Menopause supplements are able to relieve many of the symptoms of perimenopause from hot flashes to depression. This particular type of menopause treatment is over-the-counter and most supplements require only one pill taken twice a day in order to see and feel the difference. In determining which of the many different menopause supplements to use it is important that the supplement has information regarding clinical trials and that it uses ingredients like black cohosh and red clover which are scientifically proven to work at relieving menopausal symptoms. Menopause symptoms often manifest physically, emotionally, and mentally. All-natural menopause supplements use the best organic ingredients in order to stop such symptoms without any side effects or potential risks.
Some women may hear the phrase natural menopause treatment and automatically tune out, discounting it as ineffective. Fortunately this is a misconception that is easily remedied. Natural menopause treatments include menopause supplements. Rather than being ineffective and useless in improving the symptoms of menopause ranging from hot flashes to depression, certain supplements are clinically proven to relieve such common symptoms of menopause. Furthermore natural treatments for menopause have little to no risk of adversely affecting a woman’s health as other treatment methods do. An over-the-counter supplement can treat a variety of different symptoms associated with menopause in a completely safe process.
Menopause supplements alongside hormone replacement therapy treat the widest range of menopausal symptoms. Most supplements are clinically proven to decrease the severity of menopause symptoms in general, ease hot flashes, increase sex drive, and restore energy. Many of the best supplements are also able to increase immune system function. In addition by using all-natural ingredients like black cohosh supplements decrease the risk of any complications arising from their use. The majority of supplements are also free of any side-effects.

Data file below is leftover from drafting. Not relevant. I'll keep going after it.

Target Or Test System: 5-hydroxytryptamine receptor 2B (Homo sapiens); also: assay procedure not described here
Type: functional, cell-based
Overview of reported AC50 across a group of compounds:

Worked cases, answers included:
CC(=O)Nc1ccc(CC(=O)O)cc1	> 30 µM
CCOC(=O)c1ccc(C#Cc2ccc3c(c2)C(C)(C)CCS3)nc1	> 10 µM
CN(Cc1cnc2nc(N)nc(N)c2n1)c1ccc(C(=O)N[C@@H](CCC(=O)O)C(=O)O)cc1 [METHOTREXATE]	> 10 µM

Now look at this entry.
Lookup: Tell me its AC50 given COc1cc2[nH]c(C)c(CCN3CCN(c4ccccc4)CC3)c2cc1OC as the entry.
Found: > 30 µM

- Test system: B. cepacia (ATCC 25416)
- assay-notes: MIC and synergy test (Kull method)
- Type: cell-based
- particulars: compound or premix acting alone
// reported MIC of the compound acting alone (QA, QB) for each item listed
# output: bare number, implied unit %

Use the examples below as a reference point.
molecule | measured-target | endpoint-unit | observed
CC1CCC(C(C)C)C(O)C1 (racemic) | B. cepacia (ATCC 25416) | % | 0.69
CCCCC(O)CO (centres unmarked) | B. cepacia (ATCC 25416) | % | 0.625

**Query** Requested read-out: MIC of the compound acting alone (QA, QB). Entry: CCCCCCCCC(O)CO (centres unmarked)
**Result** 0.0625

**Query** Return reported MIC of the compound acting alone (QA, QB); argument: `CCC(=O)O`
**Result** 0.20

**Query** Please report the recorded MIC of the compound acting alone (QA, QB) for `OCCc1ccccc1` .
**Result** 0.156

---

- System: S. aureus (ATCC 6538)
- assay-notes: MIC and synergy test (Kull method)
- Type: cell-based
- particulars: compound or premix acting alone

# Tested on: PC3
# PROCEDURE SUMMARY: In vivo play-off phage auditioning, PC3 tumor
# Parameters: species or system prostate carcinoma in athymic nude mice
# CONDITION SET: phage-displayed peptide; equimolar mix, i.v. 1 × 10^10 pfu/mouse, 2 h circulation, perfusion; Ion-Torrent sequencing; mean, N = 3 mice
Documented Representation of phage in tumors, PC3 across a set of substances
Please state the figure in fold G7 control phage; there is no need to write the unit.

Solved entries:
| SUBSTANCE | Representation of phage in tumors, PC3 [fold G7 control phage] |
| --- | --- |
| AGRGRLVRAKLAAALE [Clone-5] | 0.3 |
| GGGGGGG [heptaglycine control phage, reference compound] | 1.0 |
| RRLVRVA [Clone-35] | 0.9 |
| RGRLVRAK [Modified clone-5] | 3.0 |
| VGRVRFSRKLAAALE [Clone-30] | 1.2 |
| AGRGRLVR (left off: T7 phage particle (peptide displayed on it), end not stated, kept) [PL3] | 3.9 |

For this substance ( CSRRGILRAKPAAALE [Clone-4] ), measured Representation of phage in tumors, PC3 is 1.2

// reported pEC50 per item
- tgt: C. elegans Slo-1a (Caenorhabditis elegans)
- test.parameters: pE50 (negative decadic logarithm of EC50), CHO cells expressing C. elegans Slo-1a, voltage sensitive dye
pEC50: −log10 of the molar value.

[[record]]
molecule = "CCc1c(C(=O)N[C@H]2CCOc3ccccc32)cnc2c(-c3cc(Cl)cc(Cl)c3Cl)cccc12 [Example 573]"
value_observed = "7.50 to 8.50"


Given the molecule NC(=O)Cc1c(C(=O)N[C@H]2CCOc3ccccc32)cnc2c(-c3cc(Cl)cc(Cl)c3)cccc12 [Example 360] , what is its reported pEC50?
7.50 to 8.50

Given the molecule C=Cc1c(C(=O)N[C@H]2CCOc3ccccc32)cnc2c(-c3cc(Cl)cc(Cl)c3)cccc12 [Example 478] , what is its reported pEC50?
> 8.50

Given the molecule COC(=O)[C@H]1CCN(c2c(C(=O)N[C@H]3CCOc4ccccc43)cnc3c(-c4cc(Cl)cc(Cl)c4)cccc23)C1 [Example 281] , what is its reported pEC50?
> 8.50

Overall menopause supplements are the safest way to reduce symptoms of menopause. Not only are they safe but they also provide the largest range of treatment, encompassing most of the potential symptoms associated with menopause.
1. Take medicine if your doctor prescribes it for you, especially if it is for health problems you cannot see or feel for example, high blood pressure, high cholesterol, or osteoporosis.
2. Use a water-based vaginal lubricant (not petroleum jelly) or a vaginal estrogen cream or tablet to help with vaginal discomfort.
3. Get regular pelvic and breast exams, Pap tests, and mammograms. You should also be checked for colon and rectal cancer and for skin cancer. Contact your doctor right away if you notice a lump in your breast or a mole that has changed.